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21 March in the History of Psychology
On March 21:
1889 — Dean A. Worcester was born. As an educational psychologist, Worcester's interests were in measurement and services for children of high intellectual abilities. He established the first psychology laboratory in New Mexico.
1897 — John Ridley Stroop was born. Stroop's 1933 doctoral dissertation research asked participants to name the color of ink in which the name of the same color or a different color is printed. He found much longer response times when the ink color and color name are different than when they are the same. The "Stroop effect" has been the subject of hundreds of studies since Stroop's results were published in 1935.
1898 — Morris Viteles was born. Viteles pioneered the field of industrial psychology with a study of streetcar motormen in Milwaukee in 1920, which led to some of the first industrial placement tests. Viteles's career focused on industrial training, aptitude testing, and organizational psychology. American Psychological Foundation Psychological Professional Gold Medal, 1988.
1952 — The first forms of the Edwards Personal Preference Survey (EPPS) were published. The EPPS is designed to measure a set of personality variables drawn from Henry Murray's theory of needs. The needs for achievement, affiliation, dominance, and aggression, for example, have been the focus of much research.
1955 — With the signature of Governor Albert D. Rosellini, Washington became the ninth state to adopt legislation regulating the professional practice of psychology. Ruth Levy was the chair of the state psychological association's legislation committee.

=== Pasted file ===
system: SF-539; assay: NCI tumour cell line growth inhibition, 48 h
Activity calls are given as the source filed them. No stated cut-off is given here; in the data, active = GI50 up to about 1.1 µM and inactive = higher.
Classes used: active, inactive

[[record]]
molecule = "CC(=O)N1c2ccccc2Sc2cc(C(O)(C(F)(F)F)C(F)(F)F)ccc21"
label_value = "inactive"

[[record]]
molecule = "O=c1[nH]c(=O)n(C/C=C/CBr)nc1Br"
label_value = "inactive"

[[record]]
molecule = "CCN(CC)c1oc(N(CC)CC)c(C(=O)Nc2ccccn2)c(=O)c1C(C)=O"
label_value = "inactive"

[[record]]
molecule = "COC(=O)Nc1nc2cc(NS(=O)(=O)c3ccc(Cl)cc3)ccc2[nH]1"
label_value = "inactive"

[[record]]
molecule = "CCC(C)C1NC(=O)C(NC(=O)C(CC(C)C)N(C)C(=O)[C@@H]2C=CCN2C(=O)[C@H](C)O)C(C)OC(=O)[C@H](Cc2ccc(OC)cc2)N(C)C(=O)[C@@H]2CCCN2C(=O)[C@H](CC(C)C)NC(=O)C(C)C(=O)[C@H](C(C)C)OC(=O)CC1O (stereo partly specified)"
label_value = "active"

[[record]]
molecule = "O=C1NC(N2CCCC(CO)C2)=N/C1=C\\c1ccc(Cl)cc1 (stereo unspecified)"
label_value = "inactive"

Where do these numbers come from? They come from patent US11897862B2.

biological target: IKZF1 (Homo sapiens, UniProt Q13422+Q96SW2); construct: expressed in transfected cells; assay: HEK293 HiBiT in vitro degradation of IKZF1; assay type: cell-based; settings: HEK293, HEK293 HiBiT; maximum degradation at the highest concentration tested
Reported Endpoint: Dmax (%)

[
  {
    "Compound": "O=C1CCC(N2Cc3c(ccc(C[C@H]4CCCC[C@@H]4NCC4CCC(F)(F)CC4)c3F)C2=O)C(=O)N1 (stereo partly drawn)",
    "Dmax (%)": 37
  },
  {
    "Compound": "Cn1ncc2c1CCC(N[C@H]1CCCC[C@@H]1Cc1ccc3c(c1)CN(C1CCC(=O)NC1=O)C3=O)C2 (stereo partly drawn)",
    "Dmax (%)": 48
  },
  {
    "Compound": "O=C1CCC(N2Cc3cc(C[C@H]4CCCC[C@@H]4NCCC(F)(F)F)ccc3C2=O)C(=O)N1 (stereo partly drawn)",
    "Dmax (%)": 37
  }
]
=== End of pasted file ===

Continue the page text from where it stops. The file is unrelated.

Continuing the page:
1960 — Eleanor J. Gibson and Richard Walk's article "The Visual Cliff" was published in Scientific American. The article reported studies of depth perception in infants to a broad audience.
1962 — The Oregon Psychological Association was incorporated.
1962 — The province of Quebec adopted its psychologist certification law.
1968 — A national invitational meeting of school psychologists in Columbus, Ohio, resulted in the formation of the National Association of School Psychologists. The Ohio School Psychology Association organized the meeting.
1968 — Governor Robert McNair signed South Carolina's original psychologist licensure act into law. The law took effect immediately.
1975 — The first Annual Research Conference on the Profoundly Mentally Retarded was held at the Monterey Peninsula, California.
1980 — The APA's Arthur W. Melton Library was dedicated.
1986 — The first biennial conference of the Society for Research on Adolescence began in Madison, Wisconsin.
1990 — Peter M. Bentler's article "Comparative Fix Indexes in Structural Models" was published in Psychological Bulletin. The article among the most frequently cited in the early 1990s.